Land Compensation has not been paid, so villagers complain to National Human Rights Commission.

[awas MIFEE note: The resistance of local people has been a key factor in tempering corporate ambitions in Merauke, consistently refusing to sign over their land, or at least without fair compensation. This article is interesting because it appears that in Kaiburze village, which has a history of opposition to MIFEE plantations, the same approach is being used to address past injustices. In this case compensation is being sought for when their ancestral land was taken in the 1980s. for transmigration settlements. Still feeling the effects of these incursions, for example from the diminishing reserves of the sago palm which provides their staple food, they are lobbying different government bodies to pay attention to their plight.]

February 2, 2013 Merauke – Villagers of Kaiburze village, Anim Ha District, Merauke Regency, West Papua continue to fight for their right to compensation for land which has been settled by transmigrants since the 1980s. The locations in question are 45.5 hectares at Rawa Sari, 1875 hectares at Padang Rahaja and 1433 hectares at Suka Maju.

Aside from continuing to press the Merauke District Legislative Council to act in their interests, they have sent a written letter of complaint to the Papuan branch of the National Human Rights Commission. They have also written directly to Merauke’s Bupati (Regency Leader), Dr. Romanus Mbaraka, demanding that all matters concerning indigenous Papuans’ rights must be swiftly resolved.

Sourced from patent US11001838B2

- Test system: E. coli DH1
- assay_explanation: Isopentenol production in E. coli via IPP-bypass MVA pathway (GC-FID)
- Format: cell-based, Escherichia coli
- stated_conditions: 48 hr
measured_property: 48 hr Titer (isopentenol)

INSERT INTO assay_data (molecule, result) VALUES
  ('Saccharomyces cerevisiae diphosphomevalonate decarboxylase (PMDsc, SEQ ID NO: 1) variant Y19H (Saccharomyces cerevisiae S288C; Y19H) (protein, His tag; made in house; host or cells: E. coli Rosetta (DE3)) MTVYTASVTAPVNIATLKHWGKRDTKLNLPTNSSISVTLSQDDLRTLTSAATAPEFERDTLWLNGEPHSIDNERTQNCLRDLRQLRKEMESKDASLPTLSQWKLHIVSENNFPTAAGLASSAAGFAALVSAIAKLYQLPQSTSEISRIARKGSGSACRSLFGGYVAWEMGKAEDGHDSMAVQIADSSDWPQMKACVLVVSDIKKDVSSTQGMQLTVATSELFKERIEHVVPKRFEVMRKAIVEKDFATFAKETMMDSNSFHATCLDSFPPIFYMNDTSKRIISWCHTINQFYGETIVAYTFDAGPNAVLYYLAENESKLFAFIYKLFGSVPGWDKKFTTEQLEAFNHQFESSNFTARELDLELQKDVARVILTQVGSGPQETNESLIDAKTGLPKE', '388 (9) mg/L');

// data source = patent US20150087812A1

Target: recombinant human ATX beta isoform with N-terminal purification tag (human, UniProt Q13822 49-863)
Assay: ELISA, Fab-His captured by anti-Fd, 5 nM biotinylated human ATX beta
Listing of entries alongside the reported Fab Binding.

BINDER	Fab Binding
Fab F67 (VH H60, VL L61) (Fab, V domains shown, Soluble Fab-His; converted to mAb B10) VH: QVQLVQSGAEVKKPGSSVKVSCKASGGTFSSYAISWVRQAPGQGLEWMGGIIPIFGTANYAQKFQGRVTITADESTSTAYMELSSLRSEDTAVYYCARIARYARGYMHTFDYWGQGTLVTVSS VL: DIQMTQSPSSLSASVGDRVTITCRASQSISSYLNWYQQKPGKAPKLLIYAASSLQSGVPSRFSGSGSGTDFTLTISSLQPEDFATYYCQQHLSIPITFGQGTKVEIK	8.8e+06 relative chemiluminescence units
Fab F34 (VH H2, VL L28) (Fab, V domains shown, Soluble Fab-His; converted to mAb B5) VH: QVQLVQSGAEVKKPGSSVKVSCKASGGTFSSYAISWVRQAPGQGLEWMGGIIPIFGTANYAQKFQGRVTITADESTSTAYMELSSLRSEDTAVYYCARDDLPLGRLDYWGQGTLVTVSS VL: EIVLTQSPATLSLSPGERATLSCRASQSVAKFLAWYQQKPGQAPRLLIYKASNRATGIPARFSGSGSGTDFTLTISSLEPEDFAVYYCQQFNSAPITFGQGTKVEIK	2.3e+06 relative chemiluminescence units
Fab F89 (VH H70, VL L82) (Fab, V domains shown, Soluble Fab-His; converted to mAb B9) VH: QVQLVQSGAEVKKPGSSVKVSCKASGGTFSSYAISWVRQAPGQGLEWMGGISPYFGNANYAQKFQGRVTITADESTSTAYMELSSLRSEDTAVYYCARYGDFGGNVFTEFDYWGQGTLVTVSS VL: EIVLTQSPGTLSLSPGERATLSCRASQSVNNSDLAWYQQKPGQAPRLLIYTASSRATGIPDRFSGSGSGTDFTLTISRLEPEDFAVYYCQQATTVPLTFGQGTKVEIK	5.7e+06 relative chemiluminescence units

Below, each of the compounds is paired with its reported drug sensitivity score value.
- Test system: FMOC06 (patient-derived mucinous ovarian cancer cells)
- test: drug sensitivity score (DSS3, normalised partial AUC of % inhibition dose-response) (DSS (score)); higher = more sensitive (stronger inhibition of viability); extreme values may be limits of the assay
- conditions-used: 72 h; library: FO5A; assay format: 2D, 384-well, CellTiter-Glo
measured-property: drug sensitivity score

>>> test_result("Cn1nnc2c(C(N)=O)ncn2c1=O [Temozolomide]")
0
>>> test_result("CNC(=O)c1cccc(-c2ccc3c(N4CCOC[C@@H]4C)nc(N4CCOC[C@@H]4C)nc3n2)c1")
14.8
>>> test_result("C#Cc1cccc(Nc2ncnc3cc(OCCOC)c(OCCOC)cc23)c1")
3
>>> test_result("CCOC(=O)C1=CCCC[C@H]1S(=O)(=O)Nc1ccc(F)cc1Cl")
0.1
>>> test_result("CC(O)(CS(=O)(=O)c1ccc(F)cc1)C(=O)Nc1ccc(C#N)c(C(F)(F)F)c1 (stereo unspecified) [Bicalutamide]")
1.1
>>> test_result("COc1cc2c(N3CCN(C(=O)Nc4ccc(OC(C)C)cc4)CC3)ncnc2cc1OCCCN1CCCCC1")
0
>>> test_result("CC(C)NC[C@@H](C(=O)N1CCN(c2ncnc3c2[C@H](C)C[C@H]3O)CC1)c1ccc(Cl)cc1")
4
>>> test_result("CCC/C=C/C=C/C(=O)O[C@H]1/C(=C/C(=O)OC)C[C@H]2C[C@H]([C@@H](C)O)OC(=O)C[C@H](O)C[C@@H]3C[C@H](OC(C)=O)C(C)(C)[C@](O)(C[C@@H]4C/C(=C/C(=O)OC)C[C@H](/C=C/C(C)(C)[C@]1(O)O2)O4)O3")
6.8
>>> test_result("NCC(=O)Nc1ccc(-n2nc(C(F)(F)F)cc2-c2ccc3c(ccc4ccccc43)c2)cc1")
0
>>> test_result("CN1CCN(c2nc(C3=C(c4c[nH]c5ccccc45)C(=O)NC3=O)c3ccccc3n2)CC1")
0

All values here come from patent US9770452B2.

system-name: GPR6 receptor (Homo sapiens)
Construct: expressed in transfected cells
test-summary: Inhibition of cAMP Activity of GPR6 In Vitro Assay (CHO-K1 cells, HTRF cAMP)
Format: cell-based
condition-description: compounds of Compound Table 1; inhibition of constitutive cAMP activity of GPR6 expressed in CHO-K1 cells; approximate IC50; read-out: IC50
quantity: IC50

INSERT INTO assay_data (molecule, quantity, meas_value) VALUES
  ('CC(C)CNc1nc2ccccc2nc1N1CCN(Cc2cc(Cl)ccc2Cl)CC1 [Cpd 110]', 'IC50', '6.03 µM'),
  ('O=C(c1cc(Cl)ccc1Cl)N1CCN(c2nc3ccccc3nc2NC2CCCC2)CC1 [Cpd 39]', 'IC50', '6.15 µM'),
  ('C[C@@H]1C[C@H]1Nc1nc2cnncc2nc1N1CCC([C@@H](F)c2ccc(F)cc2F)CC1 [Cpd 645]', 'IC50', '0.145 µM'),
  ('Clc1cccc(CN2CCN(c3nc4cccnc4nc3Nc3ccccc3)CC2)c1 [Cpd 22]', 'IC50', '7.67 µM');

Paulus Samkakai, the chair of the Team of Six who are defending indigenous rights, explained to the media yesterday that he had also met with the Vice-chair of the council, AhmanRosyadi. In that meeting, Rosyadi had given his assurance to arrange a meeting between local people and the Chair of Merauke DPRD, Leonardus Mahuze, to discuss the issue further.

Paulus explained that in the planned meeting with the council chief, where he will be accompanied by the Merauke Diocese Justice and Peace Secretariat, he will ask for a dialogue where all members of the council are present. “We hope and desire that the meeting will take place openly, so that the end result will be further action from local government,” he said.

He also hoped that in the meantime, government would not permit investors to start operations in and around Kampung Kaiburze. Because the issue of land compensation has been resolved, as is the indigenous people’s right. “Settling the payment of compensation must come first. That’s the right of local indigenous people,” he requested.

He also said that it was necessary to pay compensation for around nine hectares of sago forest that has been nearly wiped out as a result of government policy to allow various activities to take place there. “This is an important food for indigenous Papuans which must be protected and developed. Right now, it only remains in a few places and has greatly diminished”, he said.

He added that local people living in the area do not receive much attention. Meanwhile inhabitants of the transmigration site are growing and developing. “That’s our complaint as indigenous people and we hope for serious attention from the government”, he said.

Source: Aliansi Demokrasi untuk Papua

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